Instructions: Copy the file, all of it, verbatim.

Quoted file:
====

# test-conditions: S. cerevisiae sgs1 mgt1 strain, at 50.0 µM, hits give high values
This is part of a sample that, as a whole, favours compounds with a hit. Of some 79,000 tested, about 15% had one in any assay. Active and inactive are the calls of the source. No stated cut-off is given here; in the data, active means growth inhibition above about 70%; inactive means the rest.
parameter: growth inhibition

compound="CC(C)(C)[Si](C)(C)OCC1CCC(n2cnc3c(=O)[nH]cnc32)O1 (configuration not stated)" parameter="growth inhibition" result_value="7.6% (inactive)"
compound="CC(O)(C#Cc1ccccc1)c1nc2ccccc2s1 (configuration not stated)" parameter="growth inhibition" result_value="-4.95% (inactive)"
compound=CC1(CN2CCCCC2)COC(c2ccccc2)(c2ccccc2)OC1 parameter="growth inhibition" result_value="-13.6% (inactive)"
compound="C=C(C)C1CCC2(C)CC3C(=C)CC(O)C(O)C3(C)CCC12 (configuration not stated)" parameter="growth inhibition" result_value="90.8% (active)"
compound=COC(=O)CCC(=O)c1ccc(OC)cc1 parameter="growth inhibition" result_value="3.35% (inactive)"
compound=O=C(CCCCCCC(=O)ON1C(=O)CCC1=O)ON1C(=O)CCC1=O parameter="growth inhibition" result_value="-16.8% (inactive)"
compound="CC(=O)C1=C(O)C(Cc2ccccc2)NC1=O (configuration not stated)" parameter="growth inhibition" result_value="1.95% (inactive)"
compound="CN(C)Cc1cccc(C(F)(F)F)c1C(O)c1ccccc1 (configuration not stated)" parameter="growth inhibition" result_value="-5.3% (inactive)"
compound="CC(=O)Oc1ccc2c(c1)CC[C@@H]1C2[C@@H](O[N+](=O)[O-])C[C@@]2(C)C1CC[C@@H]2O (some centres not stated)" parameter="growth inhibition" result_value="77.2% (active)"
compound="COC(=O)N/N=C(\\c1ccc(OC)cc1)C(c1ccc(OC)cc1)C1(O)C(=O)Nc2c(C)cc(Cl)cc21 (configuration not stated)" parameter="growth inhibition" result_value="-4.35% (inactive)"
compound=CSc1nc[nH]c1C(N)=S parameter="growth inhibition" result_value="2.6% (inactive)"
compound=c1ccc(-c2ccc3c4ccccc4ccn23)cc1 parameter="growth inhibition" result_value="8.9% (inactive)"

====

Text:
# test-conditions: S. cerevisiae sgs1 mgt1 strain, at 50.0 µM, hits give high values
This is part of a sample that, as a whole, favours compounds with a hit. Of some 79,000 tested, about 15% had one in any assay. Active and inactive are the calls of the source. No stated cut-off is given here; in the data, active means growth inhibition above about 70%; inactive means the rest.
parameter: growth inhibition

compound="CC(C)(C)[Si](C)(C)OCC1CCC(n2cnc3c(=O)[nH]cnc32)O1 (configuration not stated)" parameter="growth inhibition" result_value="7.6% (inactive)"
compound="CC(O)(C#Cc1ccccc1)c1nc2ccccc2s1 (configuration not stated)" parameter="growth inhibition" result_value="-4.95% (inactive)"
compound=CC1(CN2CCCCC2)COC(c2ccccc2)(c2ccccc2)OC1 parameter="growth inhibition" result_value="-13.6% (inactive)"
compound="C=C(C)C1CCC2(C)CC3C(=C)CC(O)C(O)C3(C)CCC12 (configuration not stated)" parameter="growth inhibition" result_value="90.8% (active)"
compound=COC(=O)CCC(=O)c1ccc(OC)cc1 parameter="growth inhibition" result_value="3.35% (inactive)"
compound=O=C(CCCCCCC(=O)ON1C(=O)CCC1=O)ON1C(=O)CCC1=O parameter="growth inhibition" result_value="-16.8% (inactive)"
compound="CC(=O)C1=C(O)C(Cc2ccccc2)NC1=O (configuration not stated)" parameter="growth inhibition" result_value="1.95% (inactive)"
compound="CN(C)Cc1cccc(C(F)(F)F)c1C(O)c1ccccc1 (configuration not stated)" parameter="growth inhibition" result_value="-5.3% (inactive)"
compound="CC(=O)Oc1ccc2c(c1)CC[C@@H]1C2[C@@H](O[N+](=O)[O-])C[C@@]2(C)C1CC[C@@H]2O (some centres not stated)" parameter="growth inhibition" result_value="77.2% (active)"
compound="COC(=O)N/N=C(\\c1ccc(OC)cc1)C(c1ccc(OC)cc1)C1(O)C(=O)Nc2c(C)cc(Cl)cc21 (configuration not stated)" parameter="growth inhibition" result_value="-4.35% (inactive)"
compound=CSc1nc[nH]c1C(N)=S parameter="growth inhibition" result_value="2.6% (inactive)"
compound=c1ccc(-c2ccc3c4ccccc4ccn23)cc1 parameter="growth inhibition" result_value="8.9% (inactive)"